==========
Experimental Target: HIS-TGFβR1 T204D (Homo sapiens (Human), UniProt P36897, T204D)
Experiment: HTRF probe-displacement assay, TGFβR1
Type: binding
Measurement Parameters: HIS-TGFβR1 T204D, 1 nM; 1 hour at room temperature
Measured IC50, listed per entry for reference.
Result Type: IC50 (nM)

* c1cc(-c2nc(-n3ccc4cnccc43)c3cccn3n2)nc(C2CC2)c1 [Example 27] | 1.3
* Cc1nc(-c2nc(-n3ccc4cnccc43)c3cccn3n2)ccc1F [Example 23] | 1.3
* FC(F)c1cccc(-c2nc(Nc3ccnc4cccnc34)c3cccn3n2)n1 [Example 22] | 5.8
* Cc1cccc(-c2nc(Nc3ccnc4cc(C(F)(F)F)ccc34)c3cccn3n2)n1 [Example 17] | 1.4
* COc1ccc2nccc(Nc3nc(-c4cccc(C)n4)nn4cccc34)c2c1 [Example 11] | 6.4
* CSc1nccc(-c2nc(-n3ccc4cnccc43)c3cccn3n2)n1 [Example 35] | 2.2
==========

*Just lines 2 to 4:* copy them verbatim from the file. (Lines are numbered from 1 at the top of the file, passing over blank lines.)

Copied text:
Experiment: HTRF probe-displacement assay, TGFβR1
Type: binding
Measurement Parameters: HIS-TGFβR1 T204D, 1 nM; 1 hour at room temperature